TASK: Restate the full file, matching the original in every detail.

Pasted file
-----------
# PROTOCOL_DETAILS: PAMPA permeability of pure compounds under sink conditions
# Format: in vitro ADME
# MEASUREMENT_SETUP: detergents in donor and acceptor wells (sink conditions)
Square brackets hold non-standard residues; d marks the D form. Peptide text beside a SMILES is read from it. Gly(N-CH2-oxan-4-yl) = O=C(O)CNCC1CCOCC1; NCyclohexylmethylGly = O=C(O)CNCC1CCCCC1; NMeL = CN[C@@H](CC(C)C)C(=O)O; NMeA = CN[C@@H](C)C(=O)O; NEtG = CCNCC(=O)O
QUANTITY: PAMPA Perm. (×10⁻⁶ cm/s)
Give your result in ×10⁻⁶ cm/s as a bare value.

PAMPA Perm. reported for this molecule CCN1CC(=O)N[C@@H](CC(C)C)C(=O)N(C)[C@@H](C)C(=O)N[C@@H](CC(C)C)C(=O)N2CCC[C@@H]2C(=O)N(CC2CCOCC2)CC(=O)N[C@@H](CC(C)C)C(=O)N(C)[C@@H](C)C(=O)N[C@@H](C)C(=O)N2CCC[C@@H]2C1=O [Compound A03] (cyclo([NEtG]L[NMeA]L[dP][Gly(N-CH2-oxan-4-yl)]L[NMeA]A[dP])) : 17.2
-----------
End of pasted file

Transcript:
# PROTOCOL_DETAILS: PAMPA permeability of pure compounds under sink conditions
# Format: in vitro ADME
# MEASUREMENT_SETUP: detergents in donor and acceptor wells (sink conditions)
Square brackets hold non-standard residues; d marks the D form. Peptide text beside a SMILES is read from it. Gly(N-CH2-oxan-4-yl) = O=C(O)CNCC1CCOCC1; NCyclohexylmethylGly = O=C(O)CNCC1CCCCC1; NMeL = CN[C@@H](CC(C)C)C(=O)O; NMeA = CN[C@@H](C)C(=O)O; NEtG = CCNCC(=O)O
QUANTITY: PAMPA Perm. (×10⁻⁶ cm/s)
Give your result in ×10⁻⁶ cm/s as a bare value.

PAMPA Perm. reported for this molecule CCN1CC(=O)N[C@@H](CC(C)C)C(=O)N(C)[C@@H](C)C(=O)N[C@@H](CC(C)C)C(=O)N2CCC[C@@H]2C(=O)N(CC2CCOCC2)CC(=O)N[C@@H](CC(C)C)C(=O)N(C)[C@@H](C)C(=O)N[C@@H](C)C(=O)N2CCC[C@@H]2C1=O [Compound A03] (cyclo([NEtG]L[NMeA]L[dP][Gly(N-CH2-oxan-4-yl)]L[NMeA]A[dP])) : 17.2